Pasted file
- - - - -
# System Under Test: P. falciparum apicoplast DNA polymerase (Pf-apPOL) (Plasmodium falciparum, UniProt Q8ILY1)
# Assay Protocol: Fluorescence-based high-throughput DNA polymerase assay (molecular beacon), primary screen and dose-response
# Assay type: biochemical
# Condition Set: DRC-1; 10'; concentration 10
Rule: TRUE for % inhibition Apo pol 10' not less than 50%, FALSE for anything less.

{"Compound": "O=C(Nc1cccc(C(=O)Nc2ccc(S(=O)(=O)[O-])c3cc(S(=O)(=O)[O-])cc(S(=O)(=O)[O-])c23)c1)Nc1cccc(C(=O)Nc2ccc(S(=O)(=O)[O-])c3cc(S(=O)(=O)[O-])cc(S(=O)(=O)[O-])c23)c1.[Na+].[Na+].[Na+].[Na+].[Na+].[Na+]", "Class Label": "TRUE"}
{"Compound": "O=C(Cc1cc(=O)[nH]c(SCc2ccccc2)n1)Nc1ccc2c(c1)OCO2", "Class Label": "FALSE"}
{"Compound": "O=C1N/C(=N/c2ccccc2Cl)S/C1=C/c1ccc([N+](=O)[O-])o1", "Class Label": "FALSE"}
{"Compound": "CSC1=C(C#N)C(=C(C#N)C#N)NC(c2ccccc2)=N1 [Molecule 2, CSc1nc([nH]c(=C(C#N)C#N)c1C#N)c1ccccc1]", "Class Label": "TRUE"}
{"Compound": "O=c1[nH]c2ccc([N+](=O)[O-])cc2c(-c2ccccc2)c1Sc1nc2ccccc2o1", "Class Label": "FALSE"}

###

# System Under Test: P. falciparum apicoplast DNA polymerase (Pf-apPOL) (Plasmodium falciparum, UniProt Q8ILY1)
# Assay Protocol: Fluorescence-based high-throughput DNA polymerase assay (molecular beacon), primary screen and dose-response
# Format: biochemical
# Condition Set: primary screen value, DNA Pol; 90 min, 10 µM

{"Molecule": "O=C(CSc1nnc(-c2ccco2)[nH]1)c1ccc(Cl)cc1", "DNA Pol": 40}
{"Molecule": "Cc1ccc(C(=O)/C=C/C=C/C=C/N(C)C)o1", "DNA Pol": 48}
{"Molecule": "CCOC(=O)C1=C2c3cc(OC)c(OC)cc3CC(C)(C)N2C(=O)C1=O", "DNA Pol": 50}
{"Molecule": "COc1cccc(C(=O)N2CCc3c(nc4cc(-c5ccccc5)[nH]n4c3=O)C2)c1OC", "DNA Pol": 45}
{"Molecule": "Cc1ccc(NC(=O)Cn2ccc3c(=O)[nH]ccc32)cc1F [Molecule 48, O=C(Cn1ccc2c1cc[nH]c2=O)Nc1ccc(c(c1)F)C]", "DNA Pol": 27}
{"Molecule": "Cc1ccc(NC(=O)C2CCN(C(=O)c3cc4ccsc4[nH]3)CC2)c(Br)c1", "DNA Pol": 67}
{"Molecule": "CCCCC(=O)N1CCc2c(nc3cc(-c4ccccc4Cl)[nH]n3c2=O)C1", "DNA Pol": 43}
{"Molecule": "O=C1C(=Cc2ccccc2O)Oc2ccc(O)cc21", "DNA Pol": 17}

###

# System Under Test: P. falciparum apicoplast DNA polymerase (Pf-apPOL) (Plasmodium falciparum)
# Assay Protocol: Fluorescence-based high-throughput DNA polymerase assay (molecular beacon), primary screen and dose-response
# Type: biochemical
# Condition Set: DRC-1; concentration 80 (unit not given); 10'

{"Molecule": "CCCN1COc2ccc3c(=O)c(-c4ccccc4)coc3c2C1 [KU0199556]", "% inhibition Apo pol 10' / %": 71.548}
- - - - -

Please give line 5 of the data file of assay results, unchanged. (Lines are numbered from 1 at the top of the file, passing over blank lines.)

Rule: TRUE for % inhibition Apo pol 10' not less than 50%, FALSE for anything less.